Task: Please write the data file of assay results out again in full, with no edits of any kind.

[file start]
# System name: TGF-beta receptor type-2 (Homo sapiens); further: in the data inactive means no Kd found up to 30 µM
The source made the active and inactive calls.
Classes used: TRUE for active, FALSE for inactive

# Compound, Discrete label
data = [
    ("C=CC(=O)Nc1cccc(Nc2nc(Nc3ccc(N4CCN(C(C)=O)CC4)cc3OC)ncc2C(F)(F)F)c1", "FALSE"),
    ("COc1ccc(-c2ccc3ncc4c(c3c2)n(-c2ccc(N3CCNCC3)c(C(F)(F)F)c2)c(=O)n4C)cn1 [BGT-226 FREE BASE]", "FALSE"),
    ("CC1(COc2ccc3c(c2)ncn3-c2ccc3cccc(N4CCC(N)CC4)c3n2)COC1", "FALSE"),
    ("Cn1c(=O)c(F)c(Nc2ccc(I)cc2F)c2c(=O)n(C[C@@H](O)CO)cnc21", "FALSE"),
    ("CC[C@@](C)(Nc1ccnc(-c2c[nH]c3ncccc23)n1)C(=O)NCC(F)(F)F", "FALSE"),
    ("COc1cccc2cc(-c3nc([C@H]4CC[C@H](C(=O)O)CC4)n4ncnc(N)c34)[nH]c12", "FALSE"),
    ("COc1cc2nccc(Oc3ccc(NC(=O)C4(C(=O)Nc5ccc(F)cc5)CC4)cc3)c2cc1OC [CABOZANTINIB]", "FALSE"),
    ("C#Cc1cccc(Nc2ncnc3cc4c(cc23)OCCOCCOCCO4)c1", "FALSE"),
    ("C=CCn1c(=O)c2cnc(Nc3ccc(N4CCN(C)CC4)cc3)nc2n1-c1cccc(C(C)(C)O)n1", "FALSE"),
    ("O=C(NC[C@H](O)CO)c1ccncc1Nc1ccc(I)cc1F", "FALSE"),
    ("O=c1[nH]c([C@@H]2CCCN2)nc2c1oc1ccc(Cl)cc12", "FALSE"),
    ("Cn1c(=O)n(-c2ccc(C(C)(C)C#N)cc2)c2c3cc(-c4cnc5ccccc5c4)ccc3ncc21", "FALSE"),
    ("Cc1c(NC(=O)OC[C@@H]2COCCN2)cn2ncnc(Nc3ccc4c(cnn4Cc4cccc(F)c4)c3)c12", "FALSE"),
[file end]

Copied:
# System name: TGF-beta receptor type-2 (Homo sapiens); further: in the data inactive means no Kd found up to 30 µM
The source made the active and inactive calls.
Classes used: TRUE for active, FALSE for inactive

# Compound, Discrete label
data = [
    ("C=CC(=O)Nc1cccc(Nc2nc(Nc3ccc(N4CCN(C(C)=O)CC4)cc3OC)ncc2C(F)(F)F)c1", "FALSE"),
    ("COc1ccc(-c2ccc3ncc4c(c3c2)n(-c2ccc(N3CCNCC3)c(C(F)(F)F)c2)c(=O)n4C)cn1 [BGT-226 FREE BASE]", "FALSE"),
    ("CC1(COc2ccc3c(c2)ncn3-c2ccc3cccc(N4CCC(N)CC4)c3n2)COC1", "FALSE"),
    ("Cn1c(=O)c(F)c(Nc2ccc(I)cc2F)c2c(=O)n(C[C@@H](O)CO)cnc21", "FALSE"),
    ("CC[C@@](C)(Nc1ccnc(-c2c[nH]c3ncccc23)n1)C(=O)NCC(F)(F)F", "FALSE"),
    ("COc1cccc2cc(-c3nc([C@H]4CC[C@H](C(=O)O)CC4)n4ncnc(N)c34)[nH]c12", "FALSE"),
    ("COc1cc2nccc(Oc3ccc(NC(=O)C4(C(=O)Nc5ccc(F)cc5)CC4)cc3)c2cc1OC [CABOZANTINIB]", "FALSE"),
    ("C#Cc1cccc(Nc2ncnc3cc4c(cc23)OCCOCCOCCO4)c1", "FALSE"),
    ("C=CCn1c(=O)c2cnc(Nc3ccc(N4CCN(C)CC4)cc3)nc2n1-c1cccc(C(C)(C)O)n1", "FALSE"),
    ("O=C(NC[C@H](O)CO)c1ccncc1Nc1ccc(I)cc1F", "FALSE"),
    ("O=c1[nH]c([C@@H]2CCCN2)nc2c1oc1ccc(Cl)cc12", "FALSE"),
    ("Cn1c(=O)n(-c2ccc(C(C)(C)C#N)cc2)c2c3cc(-c4cnc5ccccc5c4)ccc3ncc21", "FALSE"),
    ("Cc1c(NC(=O)OC[C@@H]2COCCN2)cn2ncnc(Nc3ccc4c(cnn4Cc4cccc(F)c4)c3)c12", "FALSE"),